What I'm now very vaguely thinking and sensing and suggesting is the idea growing experience of shamanhood, druidery etc. not as an individual but as a larger Circle of sharing and learning together with no formal social role of an individual or single shaman or druid in charge of rites, without hierarchos - which by no means excludes the occational role of taking public hierarchic responsibility when an individual has something meaningfull to share and knows how to avoid ego getting in the way . But I'm also all too familiar of rivalry politics of stabbing behind the back in neoshamanistis, neodruidic etc. new age circles where leadership issues of credibility together with issues of self doubt tend to rule the day and with this experience I have come to believe that way of anarchistic sharing and learning together is more fruitfull and healthy than formal hierarchies - that got us in the mess we now are. "Messiah is the one who leaves a mess behind" as U.G.Krishnamurti said. I haven't yet met a neoshaman or neodruid or any other guru that is 100 percent at home with his or her Shadow and projections and mirrors - nor do I think we should we expect such perfection from any of our beloved ones. Perfection is the worst enemy of good. :)

Aho Mitakuye Oyasin,

christyrodgers said...

Part 3:
Also wanted to cite, as others have, a sci-fi read which offers a metaphor for the “community with accepted authority and clearly defined members and non-members” paradigm/problem: John Wyndham’s Day of the Triffids. Great, unromantic portrayal of a post-collapse society where two paradigms emerge, both of them fitting that description, one clearly fascistic and the other more egalitarian, anarchistic, more spontaneously evolving, if you will. Neither has effaced the other at the end of the book; egalitarianism barely hangs on by its fingernails, always threatened by authoritarianism, just like now-- go figure. Collapse is no respecter of democratic ideals, those who think "we" (whoever that is by then) will get a better shot post-collapse than we have now at achieving them, even in small communities of proximity, should read it as an extremely eloquent and still timely cautionary tale.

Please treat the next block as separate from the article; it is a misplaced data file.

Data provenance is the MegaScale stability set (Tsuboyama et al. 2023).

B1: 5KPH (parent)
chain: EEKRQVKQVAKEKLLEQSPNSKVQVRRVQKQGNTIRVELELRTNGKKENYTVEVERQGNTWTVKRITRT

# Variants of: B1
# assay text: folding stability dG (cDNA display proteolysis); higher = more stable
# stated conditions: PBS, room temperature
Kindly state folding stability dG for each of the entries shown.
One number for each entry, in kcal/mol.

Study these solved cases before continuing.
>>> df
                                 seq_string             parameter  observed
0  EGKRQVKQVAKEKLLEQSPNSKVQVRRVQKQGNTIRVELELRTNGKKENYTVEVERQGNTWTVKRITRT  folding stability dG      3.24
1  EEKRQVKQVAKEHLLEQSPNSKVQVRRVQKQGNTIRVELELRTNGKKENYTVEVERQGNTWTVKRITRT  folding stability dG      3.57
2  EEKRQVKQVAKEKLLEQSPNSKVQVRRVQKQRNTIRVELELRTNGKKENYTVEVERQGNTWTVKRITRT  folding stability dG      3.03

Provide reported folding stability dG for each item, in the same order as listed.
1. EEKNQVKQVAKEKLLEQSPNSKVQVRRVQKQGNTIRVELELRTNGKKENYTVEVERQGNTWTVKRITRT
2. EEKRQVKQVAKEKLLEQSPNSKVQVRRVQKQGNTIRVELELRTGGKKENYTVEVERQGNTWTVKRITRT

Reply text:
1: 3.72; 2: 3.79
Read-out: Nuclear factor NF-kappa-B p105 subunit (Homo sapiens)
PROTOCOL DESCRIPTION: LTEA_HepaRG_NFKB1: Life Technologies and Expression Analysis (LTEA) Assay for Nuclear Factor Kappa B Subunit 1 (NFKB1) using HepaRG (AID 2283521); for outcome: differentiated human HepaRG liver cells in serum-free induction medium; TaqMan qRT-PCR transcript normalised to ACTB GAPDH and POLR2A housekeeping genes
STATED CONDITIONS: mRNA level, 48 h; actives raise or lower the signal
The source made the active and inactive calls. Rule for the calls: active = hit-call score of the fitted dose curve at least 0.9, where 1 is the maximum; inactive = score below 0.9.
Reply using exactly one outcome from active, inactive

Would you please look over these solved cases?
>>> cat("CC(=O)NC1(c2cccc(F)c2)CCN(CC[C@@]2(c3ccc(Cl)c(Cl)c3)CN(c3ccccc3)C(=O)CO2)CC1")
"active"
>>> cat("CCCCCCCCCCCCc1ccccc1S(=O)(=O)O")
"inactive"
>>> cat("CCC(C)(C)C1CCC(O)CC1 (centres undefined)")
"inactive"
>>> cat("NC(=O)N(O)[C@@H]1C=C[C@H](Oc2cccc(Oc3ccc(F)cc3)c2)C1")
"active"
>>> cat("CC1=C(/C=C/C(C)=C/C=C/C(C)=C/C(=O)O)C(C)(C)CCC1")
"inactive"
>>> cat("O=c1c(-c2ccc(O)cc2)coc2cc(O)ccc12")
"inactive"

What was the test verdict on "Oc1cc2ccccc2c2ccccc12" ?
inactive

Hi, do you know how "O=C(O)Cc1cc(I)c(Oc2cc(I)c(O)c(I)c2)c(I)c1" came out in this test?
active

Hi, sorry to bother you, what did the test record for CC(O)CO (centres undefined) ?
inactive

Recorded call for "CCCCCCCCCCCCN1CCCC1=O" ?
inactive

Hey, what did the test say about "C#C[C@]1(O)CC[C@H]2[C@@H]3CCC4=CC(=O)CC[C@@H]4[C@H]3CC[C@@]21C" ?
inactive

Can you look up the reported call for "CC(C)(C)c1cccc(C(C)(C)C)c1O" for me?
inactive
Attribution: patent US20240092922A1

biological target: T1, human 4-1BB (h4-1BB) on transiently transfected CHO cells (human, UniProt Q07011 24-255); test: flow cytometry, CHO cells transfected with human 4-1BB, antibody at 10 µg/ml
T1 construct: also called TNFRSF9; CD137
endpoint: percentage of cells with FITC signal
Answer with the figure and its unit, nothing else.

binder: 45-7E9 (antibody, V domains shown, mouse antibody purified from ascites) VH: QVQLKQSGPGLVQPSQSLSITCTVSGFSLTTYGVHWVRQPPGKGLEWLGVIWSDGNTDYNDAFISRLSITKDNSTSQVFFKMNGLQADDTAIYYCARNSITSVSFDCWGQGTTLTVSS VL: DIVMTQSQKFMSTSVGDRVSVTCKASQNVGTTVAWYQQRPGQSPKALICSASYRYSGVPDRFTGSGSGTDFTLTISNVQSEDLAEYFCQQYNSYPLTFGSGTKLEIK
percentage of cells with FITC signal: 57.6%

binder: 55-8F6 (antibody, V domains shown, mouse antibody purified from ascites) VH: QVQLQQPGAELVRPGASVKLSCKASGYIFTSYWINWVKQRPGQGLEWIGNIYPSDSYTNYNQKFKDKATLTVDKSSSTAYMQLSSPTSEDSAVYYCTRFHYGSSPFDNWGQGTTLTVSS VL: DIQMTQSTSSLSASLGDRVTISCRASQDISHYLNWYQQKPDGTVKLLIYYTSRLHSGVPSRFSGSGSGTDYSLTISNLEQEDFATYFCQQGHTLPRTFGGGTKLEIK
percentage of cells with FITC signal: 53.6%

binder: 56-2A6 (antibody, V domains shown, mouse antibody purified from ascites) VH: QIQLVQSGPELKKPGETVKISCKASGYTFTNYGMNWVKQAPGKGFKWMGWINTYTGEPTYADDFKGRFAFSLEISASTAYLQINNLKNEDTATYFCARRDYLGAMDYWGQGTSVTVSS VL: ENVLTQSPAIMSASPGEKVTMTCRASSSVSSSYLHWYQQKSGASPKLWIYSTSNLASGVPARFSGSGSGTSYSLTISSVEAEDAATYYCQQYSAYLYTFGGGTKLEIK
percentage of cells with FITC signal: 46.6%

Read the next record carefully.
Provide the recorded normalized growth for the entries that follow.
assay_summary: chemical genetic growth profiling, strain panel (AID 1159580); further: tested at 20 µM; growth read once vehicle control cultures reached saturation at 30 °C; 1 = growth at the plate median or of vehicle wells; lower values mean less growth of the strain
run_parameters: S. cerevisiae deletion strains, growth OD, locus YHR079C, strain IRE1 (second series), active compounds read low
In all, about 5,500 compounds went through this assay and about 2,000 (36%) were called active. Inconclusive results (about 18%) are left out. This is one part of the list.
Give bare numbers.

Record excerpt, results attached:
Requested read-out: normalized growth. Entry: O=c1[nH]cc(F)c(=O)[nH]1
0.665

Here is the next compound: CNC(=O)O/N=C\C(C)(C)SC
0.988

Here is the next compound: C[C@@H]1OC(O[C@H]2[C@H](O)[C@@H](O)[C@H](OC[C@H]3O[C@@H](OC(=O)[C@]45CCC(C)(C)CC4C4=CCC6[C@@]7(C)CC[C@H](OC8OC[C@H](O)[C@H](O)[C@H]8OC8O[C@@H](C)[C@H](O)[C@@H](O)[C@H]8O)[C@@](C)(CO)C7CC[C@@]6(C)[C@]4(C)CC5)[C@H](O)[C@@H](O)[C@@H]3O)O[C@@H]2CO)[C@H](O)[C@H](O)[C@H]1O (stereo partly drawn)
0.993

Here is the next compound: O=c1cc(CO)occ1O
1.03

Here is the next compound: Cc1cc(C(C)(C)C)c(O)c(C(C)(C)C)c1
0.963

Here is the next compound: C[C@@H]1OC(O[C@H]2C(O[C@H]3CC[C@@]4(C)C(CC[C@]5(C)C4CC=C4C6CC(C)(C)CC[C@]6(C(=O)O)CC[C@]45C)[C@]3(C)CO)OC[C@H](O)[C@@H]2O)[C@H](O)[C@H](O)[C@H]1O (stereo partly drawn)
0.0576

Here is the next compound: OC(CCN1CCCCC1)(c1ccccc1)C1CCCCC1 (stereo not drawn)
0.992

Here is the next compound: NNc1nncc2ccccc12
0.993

Anyway, thanks again. I’m so glad I found this discussion. Let’s all us thoughtful types try to ground ourselves a little more in our immediate reality and go from there, absurd and filled with abstractions as we may find that reality; it’s where we live now; it’s where we have to start.

joanhello said...

First of all, I want to link to Joreen's essay "The Tyranny of Structurelessness". The version at was written in 1996, generalized and boiled down from an early version written specifically for the feminist community in 1970, back when it was called the women's liberation movement. I think the early version, with its greater wealth of detail about how inner circles develop in theoretically egalitarian groups, is the more valuable, once you get past the specific politics of that specific time. It's at

My own experience with the early days of the Northeast Rainbow Council perfectly illustrate the way lack of a boundary between members and nonmembers encourages the tyranny of structurelessness. Rainbow Council is the meeting of those who put on the Gatherings. It is designed with the same "All are welcome, all will be treated with love and respect" super-inclusive values as the Gathering itself. The Northeast Regional group met for the first time in 1989, following the 17th national Gathering. That first meeting was relatively focused and businesslike, the first of a series aimed at putting on a regional Gathering in the Northeast, an aim successfully achieved. By the time the Council met to plan the third Northeast Regional Gathering, word was out that this was a meeting at which anyone could say anything and be certain of being listened to respectfully by a large audience. As a result, many new people showed up who had nothing to contribute but merely wanted attention. Northeast Regional Rainbow Council became a massive dysfunctional group therapy session, seldom on topic and incapable of accomplishing much of anything. All the real planning work was done that year in private conversations among the longtime volunteers, deliberately bypassing the official Council meetings. This was the last year in which I participated.

(To be continued...)

joanhello said...

Part of the problem with conventional neighborhoods and villages/towns, based on physical proximity, is that membership is determined by money. One buys one's way in. There's no sorting for intention, responsibility or trustworthiness. One advantage that tribal villages had over their modern counterparts is that tribal groups, being economically collective and recognizing no property basis for membership, could banish people who made themselves a burden on the emotional life of the group.